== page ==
My Zhaaganaash and Anishinaabe grandmothers could not have been more different. […] Their push and pull on me has been a tug-of-war my entire life.
When I was seven, I spent a weekend at Gramma Pearl’s tar-paper house on Sugar Island. I woke up crying with an earache […]. She had me pee in a cup, and poured it into my ear as I rested my head in her lap. Back home for Sunday dinner at GrandMary and Grandpa Lorenzo’s, I excitedly shared how smart my grandmother was. Gramma Pearl fixed my earache with my pee! GrandMary recoiled and, a heartbeat later, glared at my mother as if this was her fault. Something split inside me when I saw my mother’s embarrassment. I learned there were times when I was expected to be a Fontaine and other times when it was safe to be a Firekeeper.
Auntie overheard us talking and sat us down. She talked about the boarding school that Granny June’s daughters had been scooped up and taken to. Years spent marching like soldiers and training to be household domestics. They had the Anishinaabemowin and cultural teachings beaten out of them. When they came back to Sugar Island, one of the girls had scarred palms that looked like melted plastic, and she ran into the woods at the sound of a kettle whistle. Her sister was afraid of men and had to sleep with her back against the wall. Auntie had told us, When you criticize Maggie, just remember she was raised by one of those sisters, the one who didn’t kill herself.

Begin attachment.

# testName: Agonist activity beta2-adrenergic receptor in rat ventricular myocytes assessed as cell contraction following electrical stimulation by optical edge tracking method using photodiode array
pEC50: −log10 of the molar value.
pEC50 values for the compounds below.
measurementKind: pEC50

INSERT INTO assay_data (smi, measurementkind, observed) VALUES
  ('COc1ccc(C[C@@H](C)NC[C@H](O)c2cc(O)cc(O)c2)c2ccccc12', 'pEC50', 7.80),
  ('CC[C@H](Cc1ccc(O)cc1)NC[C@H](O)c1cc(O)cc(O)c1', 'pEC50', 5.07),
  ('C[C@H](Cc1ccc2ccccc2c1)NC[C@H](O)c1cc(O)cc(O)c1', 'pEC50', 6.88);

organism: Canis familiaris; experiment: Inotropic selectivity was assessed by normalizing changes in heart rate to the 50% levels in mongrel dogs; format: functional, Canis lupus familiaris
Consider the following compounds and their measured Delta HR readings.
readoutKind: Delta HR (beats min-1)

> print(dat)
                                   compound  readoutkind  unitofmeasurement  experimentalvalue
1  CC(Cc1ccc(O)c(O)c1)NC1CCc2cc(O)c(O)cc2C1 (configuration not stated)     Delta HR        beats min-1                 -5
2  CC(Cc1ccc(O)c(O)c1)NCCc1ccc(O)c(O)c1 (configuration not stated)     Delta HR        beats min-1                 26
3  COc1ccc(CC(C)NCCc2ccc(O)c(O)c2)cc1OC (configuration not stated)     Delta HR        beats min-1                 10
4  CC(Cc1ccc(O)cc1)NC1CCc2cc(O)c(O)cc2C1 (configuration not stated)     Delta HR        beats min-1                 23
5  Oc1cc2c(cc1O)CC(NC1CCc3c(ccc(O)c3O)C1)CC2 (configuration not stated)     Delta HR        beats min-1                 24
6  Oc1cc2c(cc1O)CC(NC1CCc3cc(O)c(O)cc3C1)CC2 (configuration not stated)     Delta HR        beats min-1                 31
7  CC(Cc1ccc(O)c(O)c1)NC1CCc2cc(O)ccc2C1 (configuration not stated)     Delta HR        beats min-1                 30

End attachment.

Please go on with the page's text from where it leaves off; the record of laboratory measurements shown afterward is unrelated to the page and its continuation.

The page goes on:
Maybe it isn’t about helping the FBI, but about protecting my community. Can I do one without the other? If I don’t sign on, they will find someone else to be their confidential informant.
Jamie is right—I know science and Ojibwe culture. I also know that I am strong enough to do this. There is one more thing I know…My definition of being a good Secret Squirrel is not the same as theirs.
Maybe there isn’t one investigation taking place, but two.
Theirs. And mine.
I sign the agreement.
“The FBI had been investigating meth activity. The incident in Minnesota was unusual enough for the FBI to look into the different substances being added during production.”
“Do you know how the kids are doing now?” I hope their community has good resources to help them.
When Jamie admits he doesn’t know, it reinforces how different we are. The FBI is interested in learning what caused the group hallucination. I want to know if the kids are okay.
“She used to be Heather Swanson,” I say. “Everyone knew her dad was Joey Nodin, but he denied it. Supposedly he threatened Heather’s mom when she asked for child support. But once the casino opened and the Tribe started paying per cap, Joey claimed paternity and enrolled Heather in the Tribe. People say Joey paid her mom’s shady boyfriend to set her up for a drug bust so she would lose custody. The custodial parent gets the kid’s minor money.”